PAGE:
On this page, I’m going to do my best to answer the question “Why do frogs croak after it rains?”. There are several reasons you can hear frogs and toads croaking after a heavy rainfall and it usually has something to do with mating.
The short answer is this: Male frogs croak after it rains because they’re trying to attract a mate. Rain creates the optimal conditions for the females to lay eggs in fresh pools of water. Not only that but frogs like moist, humid weather. After it rains, the humidity is high and the clouds make things dark, cool, and otherwise enjoyable for amphibians.
Mating isn’t the only reason, though. If you care to stick around, I’ll go into greater detail on more of the reasons frogs and toads croak after it rains. By the way, frogs croak during the rain and sometimes before it rains too.
It’s Mating Season…
More than likely, you’ll hear frogs croaking during and after a springtime rain because this is their mating season. What you’re actually hearing are male frogs; they’re doing their best to sound cool in hopes of attracting a female frog to mate with. Frogs have a strange breeding cycle, one that is triggered by raising temperatures, more water, and more food.
It’s fairly interesting, actually. You see, some frog keepers replicate these conditions in order to get their pet frogs to breed in captivity. Sometimes it’s the only way to get them to reproduce. This is how it works. Over the winter months, frogs are exposed to cooler temperatures, less food, or usually less rain. What triggers the breeding season is the rise in temperature, increased rainfall, and the abundance of food.
As spring time rolls around, the temperature rises and things become more active. Rain is “the icing on the cake”, so to speak; it creates new bodies of water by forming puddles and filling dried-up creeks and small ponds. These new bodies of water serve as a great place for female frogs to lay their eggs. To wrap this section up, frogs croak after it rains because the time is just right for them to mate and lay eggs in fresh bodies of water. You’re most likely to hear the frogs croaking after it rains during the spring and summer months.
Food is more plentiful
So, we already know the main reason frogs croak after it rains but another benefit of a spring rain is the abundance of food. Heavy rainfall can knock flying bugs out of the air and it causes earthworms to come to the surface. Exposed earthworms are easy targets for hungry toads.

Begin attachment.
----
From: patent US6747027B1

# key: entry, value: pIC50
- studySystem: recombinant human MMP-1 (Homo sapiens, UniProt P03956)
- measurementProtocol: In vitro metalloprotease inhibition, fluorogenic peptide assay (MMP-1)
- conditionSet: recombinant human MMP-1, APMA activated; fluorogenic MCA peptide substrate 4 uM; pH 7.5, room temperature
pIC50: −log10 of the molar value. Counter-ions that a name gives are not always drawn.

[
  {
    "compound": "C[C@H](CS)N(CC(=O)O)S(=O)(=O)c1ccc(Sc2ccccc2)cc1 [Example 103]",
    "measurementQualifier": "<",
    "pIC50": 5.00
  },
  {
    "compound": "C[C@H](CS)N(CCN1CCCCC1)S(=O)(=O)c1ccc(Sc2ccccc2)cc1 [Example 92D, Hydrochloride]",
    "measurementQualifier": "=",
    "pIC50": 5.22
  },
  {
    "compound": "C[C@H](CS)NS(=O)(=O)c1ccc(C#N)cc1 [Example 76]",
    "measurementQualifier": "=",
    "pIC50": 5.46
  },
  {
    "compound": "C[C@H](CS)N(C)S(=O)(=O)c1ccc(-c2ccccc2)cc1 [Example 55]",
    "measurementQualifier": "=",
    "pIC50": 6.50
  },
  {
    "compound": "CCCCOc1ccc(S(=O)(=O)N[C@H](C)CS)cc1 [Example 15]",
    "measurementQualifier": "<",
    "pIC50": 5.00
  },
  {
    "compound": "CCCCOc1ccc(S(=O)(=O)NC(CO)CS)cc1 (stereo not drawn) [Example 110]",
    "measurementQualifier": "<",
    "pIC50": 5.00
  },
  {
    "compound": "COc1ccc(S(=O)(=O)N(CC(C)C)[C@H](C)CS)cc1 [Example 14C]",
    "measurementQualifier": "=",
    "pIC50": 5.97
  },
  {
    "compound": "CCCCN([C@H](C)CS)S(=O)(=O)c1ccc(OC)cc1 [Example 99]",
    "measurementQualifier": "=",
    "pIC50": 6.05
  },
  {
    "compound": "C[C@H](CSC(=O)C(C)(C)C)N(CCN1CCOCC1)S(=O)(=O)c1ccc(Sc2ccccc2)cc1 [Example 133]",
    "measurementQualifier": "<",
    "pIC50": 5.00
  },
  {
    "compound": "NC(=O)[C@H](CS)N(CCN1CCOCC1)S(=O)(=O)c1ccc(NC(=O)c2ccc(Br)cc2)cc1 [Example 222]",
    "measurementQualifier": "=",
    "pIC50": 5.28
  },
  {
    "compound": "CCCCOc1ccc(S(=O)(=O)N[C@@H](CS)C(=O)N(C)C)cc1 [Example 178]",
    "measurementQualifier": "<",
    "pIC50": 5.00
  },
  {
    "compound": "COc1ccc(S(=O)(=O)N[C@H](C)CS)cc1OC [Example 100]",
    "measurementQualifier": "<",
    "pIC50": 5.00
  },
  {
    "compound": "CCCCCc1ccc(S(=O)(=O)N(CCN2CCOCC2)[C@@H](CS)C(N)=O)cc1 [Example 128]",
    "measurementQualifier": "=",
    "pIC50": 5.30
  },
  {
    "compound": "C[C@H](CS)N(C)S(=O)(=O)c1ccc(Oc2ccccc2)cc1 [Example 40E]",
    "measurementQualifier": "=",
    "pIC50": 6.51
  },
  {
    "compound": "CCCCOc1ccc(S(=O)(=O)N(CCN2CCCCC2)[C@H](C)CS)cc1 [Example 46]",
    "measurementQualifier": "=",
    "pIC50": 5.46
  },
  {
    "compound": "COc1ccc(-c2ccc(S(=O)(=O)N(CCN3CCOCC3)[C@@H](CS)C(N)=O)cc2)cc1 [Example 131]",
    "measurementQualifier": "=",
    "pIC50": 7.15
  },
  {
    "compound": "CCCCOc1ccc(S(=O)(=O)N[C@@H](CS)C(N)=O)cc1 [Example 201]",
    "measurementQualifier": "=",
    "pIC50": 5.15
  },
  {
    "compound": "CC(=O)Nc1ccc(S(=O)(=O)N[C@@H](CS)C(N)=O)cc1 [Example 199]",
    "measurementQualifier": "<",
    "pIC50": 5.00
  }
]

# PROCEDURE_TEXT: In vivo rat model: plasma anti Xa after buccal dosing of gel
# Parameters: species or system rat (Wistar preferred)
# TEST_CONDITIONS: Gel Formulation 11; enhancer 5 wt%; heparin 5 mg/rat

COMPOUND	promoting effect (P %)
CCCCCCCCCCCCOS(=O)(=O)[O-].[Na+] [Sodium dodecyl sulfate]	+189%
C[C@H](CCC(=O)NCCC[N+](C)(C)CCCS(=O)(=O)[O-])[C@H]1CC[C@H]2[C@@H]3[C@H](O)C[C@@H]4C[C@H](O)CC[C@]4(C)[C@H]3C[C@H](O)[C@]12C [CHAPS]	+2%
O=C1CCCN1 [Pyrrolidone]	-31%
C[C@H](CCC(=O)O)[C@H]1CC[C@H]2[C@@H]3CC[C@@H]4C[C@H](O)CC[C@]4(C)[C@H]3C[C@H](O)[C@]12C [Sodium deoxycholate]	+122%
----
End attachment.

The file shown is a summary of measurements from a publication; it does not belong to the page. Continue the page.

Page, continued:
Remember, an increased amount of food is another trigger for mating. While a suitable temperature has more to do with the abundance of bugs, rain can help bring some of them (like earthworms) out of hiding.
Frogs prefer a moist environment
Most frogs are found in or around water. Whether it’s a river, stream, pond, or lake, they want to be near water. The same goes for toads. True toads, those in the Bufonidae family, can last longer without water but they definitely still need it. You get the point, frogs need water.
A rain creates small puddles of water and increases the moisture content in the air. Because of this, frogs are more likely to venture out and sing until their heart’s content (or until they find a mate).
Some species, like poison-dart frogs, require a relative humidity of 80% or higher. Other frogs survive in climates with low levels of humidity. Regardless of species, they all enjoy occasional spikes of humidity brought on by a warm spring rain.
Frogs Croak… Before A Storm?
Have you ever heard a story about how animals can predict upcoming storms? I have. I thought it was a myth or something made-up at first but these claims might be based on facts. At least when it comes to frogs croaking before a storm. I’m not a scientist and I won’t pretend to know whether this is true or not but some sources claim frogs can detect changes in barometric pressure.
Other sources debate whether or not it has something to do with a change in humidity just before a storm. Whatever the case is, some people believe croaking frogs is a sign that it will rain/storm within the next 24 hours.
To sum things up, frogs croak because they’re trying to attract a mate. The reason this usually happens right after a storm is because the rain has left behind many places for female frogs to lay their eggs.
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